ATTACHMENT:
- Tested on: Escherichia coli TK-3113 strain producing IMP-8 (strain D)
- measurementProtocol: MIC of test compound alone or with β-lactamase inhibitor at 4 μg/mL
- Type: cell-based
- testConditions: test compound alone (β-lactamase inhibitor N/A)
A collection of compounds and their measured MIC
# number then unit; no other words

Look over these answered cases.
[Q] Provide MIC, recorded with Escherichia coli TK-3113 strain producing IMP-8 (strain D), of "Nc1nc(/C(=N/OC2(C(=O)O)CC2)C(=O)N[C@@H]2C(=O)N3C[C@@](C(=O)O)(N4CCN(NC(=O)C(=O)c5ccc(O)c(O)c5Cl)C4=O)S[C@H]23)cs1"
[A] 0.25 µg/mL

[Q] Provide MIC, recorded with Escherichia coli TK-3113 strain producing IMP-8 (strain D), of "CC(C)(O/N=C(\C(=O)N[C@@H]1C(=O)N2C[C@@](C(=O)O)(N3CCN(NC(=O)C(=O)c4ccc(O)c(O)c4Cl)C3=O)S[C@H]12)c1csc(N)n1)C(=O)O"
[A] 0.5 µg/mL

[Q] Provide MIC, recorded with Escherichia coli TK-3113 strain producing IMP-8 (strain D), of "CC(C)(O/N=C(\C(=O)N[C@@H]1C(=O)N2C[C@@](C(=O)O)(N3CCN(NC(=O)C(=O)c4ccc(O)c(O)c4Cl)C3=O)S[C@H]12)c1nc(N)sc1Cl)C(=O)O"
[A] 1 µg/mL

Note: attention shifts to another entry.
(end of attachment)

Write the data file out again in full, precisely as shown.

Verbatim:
- Tested on: Escherichia coli TK-3113 strain producing IMP-8 (strain D)
- measurementProtocol: MIC of test compound alone or with β-lactamase inhibitor at 4 μg/mL
- Type: cell-based
- testConditions: test compound alone (β-lactamase inhibitor N/A)
A collection of compounds and their measured MIC
# number then unit; no other words

Look over these answered cases.
[Q] Provide MIC, recorded with Escherichia coli TK-3113 strain producing IMP-8 (strain D), of "Nc1nc(/C(=N/OC2(C(=O)O)CC2)C(=O)N[C@@H]2C(=O)N3C[C@@](C(=O)O)(N4CCN(NC(=O)C(=O)c5ccc(O)c(O)c5Cl)C4=O)S[C@H]23)cs1"
[A] 0.25 µg/mL

[Q] Provide MIC, recorded with Escherichia coli TK-3113 strain producing IMP-8 (strain D), of "CC(C)(O/N=C(\C(=O)N[C@@H]1C(=O)N2C[C@@](C(=O)O)(N3CCN(NC(=O)C(=O)c4ccc(O)c(O)c4Cl)C3=O)S[C@H]12)c1csc(N)n1)C(=O)O"
[A] 0.5 µg/mL

[Q] Provide MIC, recorded with Escherichia coli TK-3113 strain producing IMP-8 (strain D), of "CC(C)(O/N=C(\C(=O)N[C@@H]1C(=O)N2C[C@@](C(=O)O)(N3CCN(NC(=O)C(=O)c4ccc(O)c(O)c4Cl)C3=O)S[C@H]12)c1nc(N)sc1Cl)C(=O)O"
[A] 1 µg/mL

Note: attention shifts to another entry.